Twelve years ago, I lived in New York, way out in the bowels of Brooklyn. I was free falling into my first major depressive episode as an adult. A paralysis loomed on the horizon and I was desperate to run into the arms of a reputable psychiatrist. There was zero doubt in my mind that now was the time to gain access to anti-depressants and whatever else would be recommended, along with regular talk therapy. I remember my father calling me during this time and saying, “don’t worry, help is on the way”.
My father, who’d been working with the same psychiatrist for many years, some of those years over the phone, asked her to pull a list of names together. The day I was emailed that list was a very good day indeed. I felt one significant step closer to deliverance. We’d decided I should see a man this time since I’d only seen women up until then. Of the ten or so doctors’ names I was given, the only distinguishing information I had was that the guy on the top of the list was the youngest. I started there.
He called me back! In hindsight I realize that that was my second huge hurdle cleared; the first being given that list. I used to run track in middle school, so I like the hurdle metaphor: forgive me, I know it’s overused.
We set up a “consultation”. In NYC, what this means is that I’ll be asked to fork over around $400.00 (at least) for the privilege of being told whether or not the doctor will take me on. At the risk of sounding like a “treatment-resistant” patient, after all the work I’ve done through the years, it bothers me to have to pay a new doctor to give me the familiar, entirely consistent through childhood and adolescence, diagnosis of Major Depressive Disorder.
The other privilege of this 40-minute $400.00 expenditure is an explanation of how much ongoing treatment is going to cost me. The so called ‘nuts and bolts’ or ‘business side’ of things. All the psychiatrists I saw in New York offered sliding scales. I’m sure that makes them feel good about themselves and it is, of course, a good thing to do. But the bottom of that scale is always around $150.00. That’s still out of reach for many of us at $600 a month.
Let’s go back to the fact that I was a very depressed 25 year old. I’d just retired from a modeling career, characterized by ambivalence on my part and far less income than one might imagine. I was dipping my toe into higher education at Borough of Manhattan Community College. The only money I had was from PELL grants and babysitting. Neither of my divorced parents with non-profit careers and 2 other children to care for was in a position to spend hundreds of dollars a month. At the same time, they both–but especially my dad–INSISTED I work with this young doctor, who I think had proposed a discount price of about $250.00 per session, which comes out to $1000 a month. This was so far beyond my means; it felt like a joke.
We were going to have to take the humiliating step of asking a “well-resourced” family friend to fund the treatment. My dad assured her it would be a loan. Turns out that was wishful thinking: it wouldn’t be a loan because he, my father, who had suffered multiple strokes a few years prior, was not regularly employed and soon fell behind in his payments. But that’s another story.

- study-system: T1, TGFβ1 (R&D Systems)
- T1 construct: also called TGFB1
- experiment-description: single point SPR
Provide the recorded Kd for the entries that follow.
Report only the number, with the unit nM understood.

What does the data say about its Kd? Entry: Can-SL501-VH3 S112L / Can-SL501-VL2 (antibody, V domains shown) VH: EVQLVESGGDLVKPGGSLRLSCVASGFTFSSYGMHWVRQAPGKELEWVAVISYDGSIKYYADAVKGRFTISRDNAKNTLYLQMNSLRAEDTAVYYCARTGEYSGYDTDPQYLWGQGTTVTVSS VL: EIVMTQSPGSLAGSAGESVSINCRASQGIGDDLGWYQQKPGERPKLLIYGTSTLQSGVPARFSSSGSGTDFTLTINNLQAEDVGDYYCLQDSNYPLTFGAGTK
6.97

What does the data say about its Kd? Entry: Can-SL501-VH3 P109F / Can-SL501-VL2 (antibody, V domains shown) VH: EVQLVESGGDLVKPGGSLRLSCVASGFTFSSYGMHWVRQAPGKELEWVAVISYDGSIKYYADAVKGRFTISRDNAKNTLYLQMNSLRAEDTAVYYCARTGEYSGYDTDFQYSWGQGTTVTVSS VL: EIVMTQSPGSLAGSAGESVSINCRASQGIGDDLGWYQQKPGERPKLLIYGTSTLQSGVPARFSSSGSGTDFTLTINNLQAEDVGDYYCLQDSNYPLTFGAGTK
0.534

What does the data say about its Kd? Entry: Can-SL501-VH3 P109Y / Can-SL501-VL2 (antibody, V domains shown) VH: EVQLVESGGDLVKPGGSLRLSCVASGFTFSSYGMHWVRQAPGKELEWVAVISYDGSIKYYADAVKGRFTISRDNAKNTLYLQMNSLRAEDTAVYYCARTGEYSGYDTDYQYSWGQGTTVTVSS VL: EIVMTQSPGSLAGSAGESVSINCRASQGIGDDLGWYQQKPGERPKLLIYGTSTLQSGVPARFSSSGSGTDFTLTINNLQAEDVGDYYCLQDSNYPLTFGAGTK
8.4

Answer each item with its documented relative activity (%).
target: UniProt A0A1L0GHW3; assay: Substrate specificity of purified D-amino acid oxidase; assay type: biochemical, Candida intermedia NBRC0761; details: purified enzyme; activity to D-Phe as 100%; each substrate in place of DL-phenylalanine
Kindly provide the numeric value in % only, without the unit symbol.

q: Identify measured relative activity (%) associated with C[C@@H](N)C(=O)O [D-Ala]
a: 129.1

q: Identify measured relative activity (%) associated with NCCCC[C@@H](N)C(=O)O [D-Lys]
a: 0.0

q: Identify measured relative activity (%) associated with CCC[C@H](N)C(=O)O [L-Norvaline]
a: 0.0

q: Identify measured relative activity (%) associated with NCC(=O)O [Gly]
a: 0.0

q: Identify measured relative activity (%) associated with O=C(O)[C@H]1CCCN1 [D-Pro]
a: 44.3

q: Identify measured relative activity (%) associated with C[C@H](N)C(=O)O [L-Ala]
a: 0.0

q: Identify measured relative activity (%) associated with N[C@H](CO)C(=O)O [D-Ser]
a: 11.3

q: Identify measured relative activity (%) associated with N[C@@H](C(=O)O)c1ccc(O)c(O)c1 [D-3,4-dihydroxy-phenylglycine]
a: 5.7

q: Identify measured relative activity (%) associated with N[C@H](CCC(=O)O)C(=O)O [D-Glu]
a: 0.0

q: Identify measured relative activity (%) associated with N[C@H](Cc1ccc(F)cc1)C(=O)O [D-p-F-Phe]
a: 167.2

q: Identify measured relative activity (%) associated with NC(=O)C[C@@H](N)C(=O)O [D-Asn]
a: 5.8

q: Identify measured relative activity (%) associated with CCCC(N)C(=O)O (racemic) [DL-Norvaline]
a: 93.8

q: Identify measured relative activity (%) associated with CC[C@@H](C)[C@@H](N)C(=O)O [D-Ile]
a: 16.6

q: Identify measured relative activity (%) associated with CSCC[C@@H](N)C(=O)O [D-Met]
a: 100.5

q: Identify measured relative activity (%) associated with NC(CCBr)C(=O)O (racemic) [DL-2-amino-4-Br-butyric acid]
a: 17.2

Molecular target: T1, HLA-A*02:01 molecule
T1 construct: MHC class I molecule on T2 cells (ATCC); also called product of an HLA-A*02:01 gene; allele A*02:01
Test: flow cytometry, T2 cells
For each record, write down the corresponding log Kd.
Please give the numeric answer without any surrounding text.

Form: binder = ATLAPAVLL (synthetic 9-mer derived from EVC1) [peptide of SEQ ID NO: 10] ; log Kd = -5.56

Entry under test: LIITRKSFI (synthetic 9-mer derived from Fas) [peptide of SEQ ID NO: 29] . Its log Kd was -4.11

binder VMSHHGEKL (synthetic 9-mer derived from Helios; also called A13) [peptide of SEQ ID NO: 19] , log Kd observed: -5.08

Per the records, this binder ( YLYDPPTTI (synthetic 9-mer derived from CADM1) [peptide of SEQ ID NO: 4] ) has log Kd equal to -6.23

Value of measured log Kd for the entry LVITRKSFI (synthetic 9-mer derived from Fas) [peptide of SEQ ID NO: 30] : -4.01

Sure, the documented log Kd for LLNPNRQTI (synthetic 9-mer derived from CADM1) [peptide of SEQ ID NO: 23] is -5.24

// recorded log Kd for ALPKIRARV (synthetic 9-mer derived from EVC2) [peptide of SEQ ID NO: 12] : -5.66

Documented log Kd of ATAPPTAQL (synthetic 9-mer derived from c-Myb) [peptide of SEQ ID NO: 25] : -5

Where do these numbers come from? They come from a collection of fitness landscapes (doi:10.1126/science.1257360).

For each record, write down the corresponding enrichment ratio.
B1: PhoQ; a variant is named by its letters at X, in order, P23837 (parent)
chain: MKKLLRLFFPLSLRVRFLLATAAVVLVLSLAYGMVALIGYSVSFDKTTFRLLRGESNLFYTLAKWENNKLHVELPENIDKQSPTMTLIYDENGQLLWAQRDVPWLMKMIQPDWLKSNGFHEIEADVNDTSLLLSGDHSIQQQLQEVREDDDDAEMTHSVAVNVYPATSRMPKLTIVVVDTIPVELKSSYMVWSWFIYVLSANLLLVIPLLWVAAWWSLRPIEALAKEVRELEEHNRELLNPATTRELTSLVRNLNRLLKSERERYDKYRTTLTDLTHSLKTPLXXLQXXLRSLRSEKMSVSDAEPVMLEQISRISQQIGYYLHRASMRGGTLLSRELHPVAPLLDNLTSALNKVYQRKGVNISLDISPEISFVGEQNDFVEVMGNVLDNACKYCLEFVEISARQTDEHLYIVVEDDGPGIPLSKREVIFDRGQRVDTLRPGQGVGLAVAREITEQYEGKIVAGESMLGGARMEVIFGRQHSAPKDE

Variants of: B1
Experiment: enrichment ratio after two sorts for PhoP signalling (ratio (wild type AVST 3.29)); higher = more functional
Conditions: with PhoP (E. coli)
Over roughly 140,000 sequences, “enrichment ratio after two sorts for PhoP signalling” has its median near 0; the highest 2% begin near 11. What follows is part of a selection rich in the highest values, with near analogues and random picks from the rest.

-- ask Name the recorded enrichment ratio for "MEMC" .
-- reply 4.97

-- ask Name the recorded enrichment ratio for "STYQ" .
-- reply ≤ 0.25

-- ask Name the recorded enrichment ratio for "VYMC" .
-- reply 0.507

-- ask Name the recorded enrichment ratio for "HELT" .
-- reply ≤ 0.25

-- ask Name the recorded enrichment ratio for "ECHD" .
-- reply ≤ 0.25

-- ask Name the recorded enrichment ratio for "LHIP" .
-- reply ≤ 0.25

Now, on top of my deep depression, I had a new pressure in my life, which was the awkwardness in my relationship with this family friend who was paying for something so critical to my functioning. Stemming from a feeling I should do something for her in return, we fumbled through dog-walking and baby-sitting arrangements over which I had no right of refusal. I knew she had every right to change her mind at any point, and so my therapeutic relationship felt incredibly tenuous: I lived in constant fear that I’d get cut off from a doctor I’d grown increasingly fond of, or not be able to afford my medication.
Years went by, and while I never was cut off, my relationship with the family friend became increasingly strained. Money is a complicated thing.
When I got my first post-college job, I was able to start paying for the treatment myself at a bigger reduction, a milestone of which I am very proud.
Those years of working, going to school full-time, and being in psychiatric treatment were grueling. Even though money was a constant source of anxiety, I did manage to live my life: I had relationships, formed friendships, and got my degree. The treatment was painful, tedious, electrifying, and everything else worthwhile therapy is. And I did, after many years, feel better.
But it all came at such a cost because neither I nor my parents could afford it. And the truth is that I never would have gotten the help I needed if there hadn’t been someone I could go to for the ask. That kills me.
And as we all know, major depression doesn’t get cured. I’ll always be seeing a doctor from time to time, even if I don’t need the weekly support.
How much better would we all feel knowing really capable psychiatrists in New York, and elsewhere, could be accessed even when you’re living paycheck to paycheck?
Enter Tele-Medicine. This could change everything.
PS: Special thanks to the doctors who gave me the world: money would never have been enough, anyway.